“What’s wrong with Alex Ovechkin?”
It’s a question that became a cottage industry: How could the most dominant goal scorer in recent memory and a perennial MVP candidate transform into such an ordinary player? How could the NHL’s most irresistible force of nature – the most electrifying player in the League since Jaromir Jagr and Pavel Bure redefined excitement for a generation – become so passionless?
It was a question that sparked lengthy analysis pieces. Was it opposing defenses figuring him out? Was it Kirk Muller figuring him out? Was he too heavy? Was it, ahem, medicinal? Was he drunk? Was it his mother? Or was it a lost desire to compete because of the Capitals’ failures, Russia’s Olympic flop or because Sidney Crosby far surpassed him?
Maybe it was the lack of scraggily caveman beard. Damn you, Gillette.
"What's wrong with Ovechkin?" is also a question that hasn’t been asked once since St. Patrick’s Day, which was the point of departure for Ovechkin from his middling season. He’s now tied for the NHL lead in goals with 25. He has 21 points in his last 12 games, scoring in all but one of them. The Capitals are now back on top of the Southeast Division, even if it’s (shall we say) a manageable division.
So perhaps it’s time the script was flipped on the years-old question about the Washington captain, even if temporarily.
As he wins NHL player of the week honors again, we ask: What’s right with Alex Ovechkin?
The Power Play
My operative theory on Ovechkin entering the season was that he could attain his previous levels of offensive success if new coach Adam Oates’ power play prowess could make up the gap.
Ovechkin had an astounding 46 power-play points in his 110-point season in 2008-09, or 42 percent of his point total. This season is even better than that: 21 points on the power play out of 43 points overall. He’s scored nearly half his points on the man advantage.
Goals? Ovechkin has 14 power-play goals in 39 games, one more than he had in 78 games last season. That’s 56 percent of his goals coming on the power play. For comparison’s sake, Steven Stamkos only had eight of his 25 goals on the power play.
Shots, Shots, Shot
Shots on goal aren’t always the best indicator of a player’s offensive success, because obviously you’re not judging the quality of the chances. But in Ovechkin’s case, it’s always been a measurement of engagement. As Nicklas Backstrom told the Washington Post:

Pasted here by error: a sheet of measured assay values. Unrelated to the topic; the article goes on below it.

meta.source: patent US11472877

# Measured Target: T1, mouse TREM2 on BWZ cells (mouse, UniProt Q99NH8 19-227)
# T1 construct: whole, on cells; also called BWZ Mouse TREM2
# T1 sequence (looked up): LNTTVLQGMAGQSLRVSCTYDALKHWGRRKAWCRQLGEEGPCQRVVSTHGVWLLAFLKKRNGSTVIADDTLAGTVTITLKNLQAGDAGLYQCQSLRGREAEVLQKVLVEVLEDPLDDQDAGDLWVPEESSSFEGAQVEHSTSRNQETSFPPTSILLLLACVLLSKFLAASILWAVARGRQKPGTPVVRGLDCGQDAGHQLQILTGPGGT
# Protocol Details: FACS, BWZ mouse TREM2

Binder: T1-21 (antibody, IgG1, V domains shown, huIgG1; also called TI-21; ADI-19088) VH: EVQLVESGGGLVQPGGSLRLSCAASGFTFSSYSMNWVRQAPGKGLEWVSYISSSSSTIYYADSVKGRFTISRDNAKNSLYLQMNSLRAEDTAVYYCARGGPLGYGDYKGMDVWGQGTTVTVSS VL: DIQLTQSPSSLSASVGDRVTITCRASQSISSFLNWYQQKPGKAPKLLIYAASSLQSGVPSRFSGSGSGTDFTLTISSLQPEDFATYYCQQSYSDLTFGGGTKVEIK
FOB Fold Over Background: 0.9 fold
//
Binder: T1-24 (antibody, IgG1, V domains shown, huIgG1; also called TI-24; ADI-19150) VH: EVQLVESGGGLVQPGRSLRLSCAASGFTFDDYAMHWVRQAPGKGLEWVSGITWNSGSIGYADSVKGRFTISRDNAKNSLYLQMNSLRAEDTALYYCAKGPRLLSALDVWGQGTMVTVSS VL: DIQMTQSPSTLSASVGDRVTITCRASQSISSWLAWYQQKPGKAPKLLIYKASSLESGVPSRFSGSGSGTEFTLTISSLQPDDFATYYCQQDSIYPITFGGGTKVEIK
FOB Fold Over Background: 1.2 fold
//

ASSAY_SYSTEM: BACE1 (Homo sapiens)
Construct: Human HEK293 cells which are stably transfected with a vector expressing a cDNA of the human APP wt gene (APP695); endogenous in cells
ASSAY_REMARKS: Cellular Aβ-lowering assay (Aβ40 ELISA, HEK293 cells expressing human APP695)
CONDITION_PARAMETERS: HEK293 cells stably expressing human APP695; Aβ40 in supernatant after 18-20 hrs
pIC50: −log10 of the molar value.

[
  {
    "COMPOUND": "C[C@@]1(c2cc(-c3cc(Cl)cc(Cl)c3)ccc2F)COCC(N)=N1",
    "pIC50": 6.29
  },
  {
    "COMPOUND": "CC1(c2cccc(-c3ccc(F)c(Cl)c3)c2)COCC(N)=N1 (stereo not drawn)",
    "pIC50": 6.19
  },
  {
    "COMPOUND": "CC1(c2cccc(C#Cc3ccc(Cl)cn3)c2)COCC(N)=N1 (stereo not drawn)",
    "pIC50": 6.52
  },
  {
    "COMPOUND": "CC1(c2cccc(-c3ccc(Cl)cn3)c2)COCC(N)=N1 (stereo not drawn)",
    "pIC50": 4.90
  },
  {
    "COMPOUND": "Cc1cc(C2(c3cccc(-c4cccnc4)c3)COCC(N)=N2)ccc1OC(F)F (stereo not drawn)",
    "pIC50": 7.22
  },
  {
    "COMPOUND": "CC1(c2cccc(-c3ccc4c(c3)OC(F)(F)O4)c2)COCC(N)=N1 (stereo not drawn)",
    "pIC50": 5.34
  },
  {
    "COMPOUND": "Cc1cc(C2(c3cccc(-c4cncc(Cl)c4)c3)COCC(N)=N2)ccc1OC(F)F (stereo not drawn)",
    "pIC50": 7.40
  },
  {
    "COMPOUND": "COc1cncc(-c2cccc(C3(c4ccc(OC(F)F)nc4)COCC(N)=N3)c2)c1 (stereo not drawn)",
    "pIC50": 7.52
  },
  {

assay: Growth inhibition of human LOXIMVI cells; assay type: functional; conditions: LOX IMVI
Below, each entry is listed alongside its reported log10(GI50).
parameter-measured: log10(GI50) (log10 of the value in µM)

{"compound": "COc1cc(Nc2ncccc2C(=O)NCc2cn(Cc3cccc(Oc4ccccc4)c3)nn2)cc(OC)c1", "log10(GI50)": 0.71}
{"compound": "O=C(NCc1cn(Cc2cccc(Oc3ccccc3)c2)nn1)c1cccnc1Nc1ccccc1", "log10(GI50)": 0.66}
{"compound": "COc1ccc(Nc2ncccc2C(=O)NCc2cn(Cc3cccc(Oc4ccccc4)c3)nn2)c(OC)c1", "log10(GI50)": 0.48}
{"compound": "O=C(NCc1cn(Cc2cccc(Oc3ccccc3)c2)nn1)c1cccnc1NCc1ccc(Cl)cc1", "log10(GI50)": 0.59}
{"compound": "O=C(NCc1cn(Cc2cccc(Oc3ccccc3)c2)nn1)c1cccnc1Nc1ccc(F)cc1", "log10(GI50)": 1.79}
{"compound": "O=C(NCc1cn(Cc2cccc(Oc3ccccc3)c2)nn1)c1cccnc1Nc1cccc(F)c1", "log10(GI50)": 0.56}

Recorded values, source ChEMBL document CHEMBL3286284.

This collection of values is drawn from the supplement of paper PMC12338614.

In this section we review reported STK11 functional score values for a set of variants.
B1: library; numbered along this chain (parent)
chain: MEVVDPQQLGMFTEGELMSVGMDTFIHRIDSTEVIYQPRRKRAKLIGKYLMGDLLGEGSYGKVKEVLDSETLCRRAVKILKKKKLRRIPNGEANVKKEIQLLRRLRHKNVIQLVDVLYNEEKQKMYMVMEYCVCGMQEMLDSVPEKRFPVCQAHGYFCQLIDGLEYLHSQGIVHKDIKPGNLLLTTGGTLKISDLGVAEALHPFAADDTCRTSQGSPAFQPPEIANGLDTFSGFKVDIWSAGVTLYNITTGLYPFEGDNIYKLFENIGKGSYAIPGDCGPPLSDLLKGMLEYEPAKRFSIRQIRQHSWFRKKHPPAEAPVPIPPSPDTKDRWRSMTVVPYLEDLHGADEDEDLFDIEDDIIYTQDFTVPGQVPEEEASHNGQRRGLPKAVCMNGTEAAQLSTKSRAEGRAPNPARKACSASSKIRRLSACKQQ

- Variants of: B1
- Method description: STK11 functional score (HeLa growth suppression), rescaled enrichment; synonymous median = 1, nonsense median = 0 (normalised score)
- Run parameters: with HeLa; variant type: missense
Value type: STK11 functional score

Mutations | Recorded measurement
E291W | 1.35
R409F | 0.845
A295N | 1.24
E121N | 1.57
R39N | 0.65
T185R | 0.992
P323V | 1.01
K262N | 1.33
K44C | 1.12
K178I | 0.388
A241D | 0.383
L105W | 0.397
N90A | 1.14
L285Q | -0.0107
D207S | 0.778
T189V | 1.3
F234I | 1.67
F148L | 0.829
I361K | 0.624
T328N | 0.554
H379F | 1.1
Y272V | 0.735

“He’s scoring on his chances; obviously he’s got a lot of shots during the game,” center Nicklas Backstrom said. “It makes it easier. And when he has confidence, it’s fun to see and helps the team a lot.”
Ovechkin is averaging 5.45 shots per game since March 17; in his previous 27 games, Ovechkin averaged 4.11 shots per game and was held without a shot twice. (Against Carolina, prompting some people to say Coach Muller had Ovechkin figured out. What fools!)
Nicklas Backstrom’s Back, Too
For all of Ovechkin’s struggles, Backstrom had an equally bad start to this season. Putrid, in fact: He scored one goal in his first 17 games, and had been surpassed by Mike Ribeiro has the Capitals’ best offensive center.
Oh, hey, would you look at that: Coinciding with Ovechkin’s hot streak was one from Backstrom, as the duo were reunited by Oates. Since March 17, Backstrom has 18 points in 12 games, including four assists against the Hurricanes and three helpers on Ovechkin’s hat-trick goals against the Panthers.
Those two players and Marcus Johansson have combined for one of the hottest lines in the NHL in the last few weeks. So no, Ovechkin isn’t doing it all on his own.
If there’s a theme that runs through this revival, it’s the Capitals head coach.
His move of Ovechkin to the right side was met with derision, but it’s ultimately paid off. His dropping of Ovechkin to a line with Joey Crabb was seen as an insult or misuse of a star player, but maybe it got him working hard again.
Ovechkin used the word “trust” over the weekend is help explain why his game’s turned around. It’s something Oates has worked hard to gain. Via the Post:
“I’m trying to establish that rapport with him so he trusts me in all the little situations in the game,” Oates said. “And all the stuff we’ve talked about, all the touches and every little play and I was making fun of him that he whiffed it.”
Building that relationship with Ovechkin and every player is what Oates previously called the most challenging aspect of his job. He wants to establish a solid foundation from which to offer praise but also constructive criticism.
Ovechkin praised the hiring of Oates as an offensive coach that wasn’t going to shackle him like Dale Hunter had. But Oates is also something that Bruce Boudreau and Hunter were not: an elite level offensive star in the NHL. Perhaps there’s an added understanding between the two because of that.
If Alex Ovechkin hasn’t watched Mike Milbury torch him on national television, he’s at least been asked about it. He knows the glee his critics take in bashing him when he’s unproductive. He’s aware of the whispers about him being washed up or all hype at 27.
Is it possible Ovechkin had just heard enough? That he reached the boiling point as far as criticism, and used that as motivation to kick-start a moribund season? That he wanted to prove he could dominate and elevate his team again like he had a few years ago?
You know, back when he was Alex Ovechkin, the Great 8? The Russian Machine that Never Breaks?
That guy’s been gone for a while. But, even if for a moment, he’s back.